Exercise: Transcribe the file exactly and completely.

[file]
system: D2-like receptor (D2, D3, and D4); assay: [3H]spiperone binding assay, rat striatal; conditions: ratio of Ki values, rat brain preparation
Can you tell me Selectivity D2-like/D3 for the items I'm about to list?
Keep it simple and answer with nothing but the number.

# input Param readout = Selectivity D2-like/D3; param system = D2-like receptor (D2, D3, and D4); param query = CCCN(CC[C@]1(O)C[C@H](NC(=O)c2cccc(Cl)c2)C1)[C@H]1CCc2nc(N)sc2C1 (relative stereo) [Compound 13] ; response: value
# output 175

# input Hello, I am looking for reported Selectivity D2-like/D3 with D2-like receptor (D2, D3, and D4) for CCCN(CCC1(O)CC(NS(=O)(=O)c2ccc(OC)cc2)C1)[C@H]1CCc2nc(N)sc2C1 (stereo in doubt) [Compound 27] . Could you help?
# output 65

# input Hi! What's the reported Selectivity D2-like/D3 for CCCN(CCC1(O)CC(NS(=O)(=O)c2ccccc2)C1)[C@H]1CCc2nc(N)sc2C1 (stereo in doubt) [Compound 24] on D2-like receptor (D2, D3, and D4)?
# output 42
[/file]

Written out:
system: D2-like receptor (D2, D3, and D4); assay: [3H]spiperone binding assay, rat striatal; conditions: ratio of Ki values, rat brain preparation
Can you tell me Selectivity D2-like/D3 for the items I'm about to list?
Keep it simple and answer with nothing but the number.

# input Param readout = Selectivity D2-like/D3; param system = D2-like receptor (D2, D3, and D4); param query = CCCN(CC[C@]1(O)C[C@H](NC(=O)c2cccc(Cl)c2)C1)[C@H]1CCc2nc(N)sc2C1 (relative stereo) [Compound 13] ; response: value
# output 175

# input Hello, I am looking for reported Selectivity D2-like/D3 with D2-like receptor (D2, D3, and D4) for CCCN(CCC1(O)CC(NS(=O)(=O)c2ccc(OC)cc2)C1)[C@H]1CCc2nc(N)sc2C1 (stereo in doubt) [Compound 27] . Could you help?
# output 65

# input Hi! What's the reported Selectivity D2-like/D3 for CCCN(CCC1(O)CC(NS(=O)(=O)c2ccccc2)C1)[C@H]1CCc2nc(N)sc2C1 (stereo in doubt) [Compound 24] on D2-like receptor (D2, D3, and D4)?
# output 42